Often students want to complete a bunch of practice papers before exams.
However, once it gets to the HSC, they don’t have the time to get them done!
By doing a HSC question every single time you finish a syllabus dot point in your study notes, it means that you’re doing past papers bit by bit.
By the time you get to exams and you need to start doing practice papers, you’ve essentially already completed a bunch!
Due to the new HSC syllabus, it’s even more critical to include practice questions within your notes.
This is because now, your internal assessment will look very different from what you have to do in the HSC.
For example, in Science, you might have a depth study or skills assessment internally but multiple choice and short answers in your HSC.
Or for English, you might have a multi-modal presentation internally but a more essay focused HSC or Trials exam.
This means your internals aren’t necessarily preparing you for HSC style testing.
By integrating questions into your notes, you’re playing the long term game and getting used to the approach you’ll need to take in your actual exams.
Tip #3: Keep Your Extra-Curricular Commitments
Mistake number three that students make when they start Year 12 is that they quit all their extra-curricular commitments that they’ve been participating in throughout Year 11!
There’s a few reasons why this can be a massive stuff up!
There’s a myth going around that if you quit your extra-curriculars then you’ll have more time to study.
Let’s be honest. You may have more spare time, but you probably won’t use it to study.
There’s a very strong chance that you’ll use it to procrastinate instead.
Quitting your co-curriculars leads to procrastination, and there’s a really good reason for it.
It’s something called Parkinson’s Law. It basically says:
The work that you have, it expands to fill available time.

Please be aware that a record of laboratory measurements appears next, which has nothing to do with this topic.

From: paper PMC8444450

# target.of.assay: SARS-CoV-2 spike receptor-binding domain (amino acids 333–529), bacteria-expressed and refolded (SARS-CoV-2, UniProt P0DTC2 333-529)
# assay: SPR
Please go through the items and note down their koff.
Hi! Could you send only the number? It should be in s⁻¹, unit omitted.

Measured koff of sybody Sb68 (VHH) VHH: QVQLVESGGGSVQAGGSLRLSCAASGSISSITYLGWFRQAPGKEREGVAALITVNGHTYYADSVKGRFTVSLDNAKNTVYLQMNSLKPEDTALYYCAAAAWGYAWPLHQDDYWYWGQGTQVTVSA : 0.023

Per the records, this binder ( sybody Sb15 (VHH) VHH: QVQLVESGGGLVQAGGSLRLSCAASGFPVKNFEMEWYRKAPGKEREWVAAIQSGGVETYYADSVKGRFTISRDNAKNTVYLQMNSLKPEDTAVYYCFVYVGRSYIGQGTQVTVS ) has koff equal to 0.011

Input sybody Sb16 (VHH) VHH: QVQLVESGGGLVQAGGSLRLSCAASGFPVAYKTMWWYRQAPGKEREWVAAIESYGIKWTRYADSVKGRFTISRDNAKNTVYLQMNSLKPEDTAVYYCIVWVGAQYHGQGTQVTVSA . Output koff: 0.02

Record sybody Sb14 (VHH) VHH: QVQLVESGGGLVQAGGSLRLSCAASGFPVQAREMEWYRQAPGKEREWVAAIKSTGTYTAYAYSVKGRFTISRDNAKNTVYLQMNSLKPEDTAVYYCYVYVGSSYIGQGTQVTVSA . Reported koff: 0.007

So what this means is, when you have a lot more time on your hands due to quitting your extra-curriculars, you’ll start having a really powerful excuse to procrastinate.
You’ll say: “Well, I’ve got lots of time to do this. I might go watch Netflix for a little bit.”
This is why having too much time can actually be a really big problem.
Quitting your extra-curriculars is going to lead you to a state where you’re not as physically and mentally healthy as you need to be during the HSC.
This means that you’re more likely to burn out along your HSC journey.
From all our research with top performers, one of the things we found was that it’s critical to maintain a couple of your extra-curriculars.
This is because they’re actually things that you love doing and this is proven to increase your cognitive performance!
So while your parents and your friends might be saying, “Quit all your co-curriculars”, this can be a really bad idea.
You may need to dial them back a bit, but it’s important to have an outlet so you can stay physically and mentally healthy.
Looking for some extra support through the transition from Year 11 into Year 12?
We pride ourselves on our inspirational coaches and mentors!
We offer tutoring and mentoring for Years K-12 in a variety of subjects, with personalised lessons conducted one-on-one in your home or at our state of the art campus in Hornsby or the Hills!